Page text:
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Depthism - A philosophy of Meta-emotion directed into physicality

Scientific study {San diego State University Dr. Rao}

Michael Bernard
Michael BernardPublished on August 31, 2022

{"The following literature is copied from the public analysis of Michael Bernard on March 7, 2013} Although the formatting for this document has suffered; it is in no other way altered from its source.


The currently accepted theory regarding autonomic control of heart rate holds that humans control heart rate primarily through parasympathetic innervation via the vagus nerve. This enervation provides the regulation that “controls” the activity to the S-A node (pacemaker) during rest and recovery. At rest, the sympathetic nervous system is not active. Instead it responds to “fight or flight” stimuli, like periods of stress or physical exertion by releasing norepinephrine, a neurotransmitter that increases heart rate and blood pressure. In addition to direct nervous stimulation of the heart, sympathetic activation stimulates the adrenal glands to release epinephrine and norepinephrine into the blood.

Although an in-depth literature review covering the topic of conscious control of heart rate is beyond the scope of the present study, a brief review seems warranted. Although there may have been some early studies, concentrated study into conscious control of autonomic functions was initiated at the Menninger Institute in the early 1960’s. In 1970, Elmer and Alyce Green had the opportunity to conduct a number of tests on a yogi named Swami Rama who claimed to be able to control a large number of autonomic functions, including stopping his heart for multiple seconds (Green, 1977). Numerous other studies have followed looking at the mechanisms underlying neural enervation of cardiac muscle in animals, and the role of biofeedback in conscious control of autonomic functions in humans. Interestingly, it seems that the vast majority of these studies have focused on engaging the parasympathetic system for slowing the heart and/or reducing blood pressure as a means of treating disease. A recent publication “On the Conscious Control of the Human Heart” (Pokrovskii &Polischuk, 2012) does an excellent job of summarizing the current thoughts regarding some of the potential mechanisms underlying conscious control of (slowing) heart rate. In short, they conclude that the majority of conscious control of heart rate is managed via changes in breathing frequency or abdominal muscle tension.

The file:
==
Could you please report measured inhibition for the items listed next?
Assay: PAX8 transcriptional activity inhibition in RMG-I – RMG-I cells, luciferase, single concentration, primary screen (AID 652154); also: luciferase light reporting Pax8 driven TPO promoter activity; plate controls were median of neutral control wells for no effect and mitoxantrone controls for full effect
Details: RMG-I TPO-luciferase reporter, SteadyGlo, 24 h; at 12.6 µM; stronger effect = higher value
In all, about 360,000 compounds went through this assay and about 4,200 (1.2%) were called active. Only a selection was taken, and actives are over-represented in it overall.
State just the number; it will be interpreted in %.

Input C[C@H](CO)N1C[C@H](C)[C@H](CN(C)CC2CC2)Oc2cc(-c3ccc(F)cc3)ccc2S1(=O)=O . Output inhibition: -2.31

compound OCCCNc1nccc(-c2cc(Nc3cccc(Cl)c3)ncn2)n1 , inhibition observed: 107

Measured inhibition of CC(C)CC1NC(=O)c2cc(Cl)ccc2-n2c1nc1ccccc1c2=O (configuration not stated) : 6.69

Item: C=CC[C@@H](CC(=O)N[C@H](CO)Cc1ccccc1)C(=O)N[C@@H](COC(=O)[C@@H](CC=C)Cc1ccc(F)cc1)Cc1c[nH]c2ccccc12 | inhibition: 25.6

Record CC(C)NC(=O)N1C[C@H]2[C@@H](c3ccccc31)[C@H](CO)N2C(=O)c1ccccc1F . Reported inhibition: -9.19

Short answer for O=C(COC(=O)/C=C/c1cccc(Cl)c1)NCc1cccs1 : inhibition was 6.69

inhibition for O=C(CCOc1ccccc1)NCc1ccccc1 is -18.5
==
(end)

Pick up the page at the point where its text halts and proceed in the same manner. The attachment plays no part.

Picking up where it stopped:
Our subject for this experiment claims to be able to “generate essence.” This generation of essence results in elevated heart rate, and blood pressure and increased dilation of the eye. Furthermore, he maintained that he could generate this essence in a graded fashion, although it becomes difficult to hold the energy for an extended period of time.


The subject, a 21 year old, regularly active male was tested on the afternoon of March 7, 2013. His heart rate was monitored via Quinton Q-Stress model ECG (Cardiac Science, Bothell, WA). Breath-by-breath ventilatory and metabolic data was gathered using a COSMED QUARK CPET metabolic cart (COSMED, Palvona di Albono, Italy). Blood pressure was recorded using an OMRON electronic blood pressure cuff (Vernon Hills, IL). The subject was asked to sit and rest for three (3) minutes after being equipped. The resting period was repeated (doubled) due to a higher than expected resting heart rate and blood pressure.

Following acquisition of resting data the subject was asked to “generate essence” in a graded fashion holding each sub-maximal level for approximately one (1) minute. When it was explained to the testing team that one (1) minute was too long for the higher levels it was agreed that the subject would hold levels of 2.2 and higher for approximately thirty (30) seconds. Ventilatory and metabolic data was gathered continuously, 10 second ECG tracings (and HR) were captured at the beginning and end of each (sub)level and blood pressure was gathered at the end of each main level (e.g. 1.3, 2.3, 3.3).

Following this initial testing protocol the subject wanted to demonstrate the higher levels of essence generation that he was able to achieve in an “all-or-nothing” non-graded fashion. After returning to a near-resting state, the subject generated level 4 essence while sitting, which he was able to maintain for 43 seconds. After again returning to a near-resting state the subject stood and did two additional generations coded as COND ESSENCE (17 sec.) and PRIMAL (15 sec.) It should be noted that during the PRIMAL testing the subject made a number of “grunting” vocalizations that may have adversely affected the reliability of the ventilatory data.


The complete tabular form of the results is unwieldy to present here, and so is included for review in the attached excel spreadsheet (Results Summary Tabular Form). Following is a brief summary of the results:

HR increases in a mostly graded fashion during graded essence generation.

HR increases dramatically during maximal sitting, and standing, essence generation.

Potentially suggests a simultaneous combination of a relaxation of parasympathetic activation and enhancement of sympathetic activation of cardiac muscles.

Rapid heart rate recovery observed, particularly following maximal sitting generation.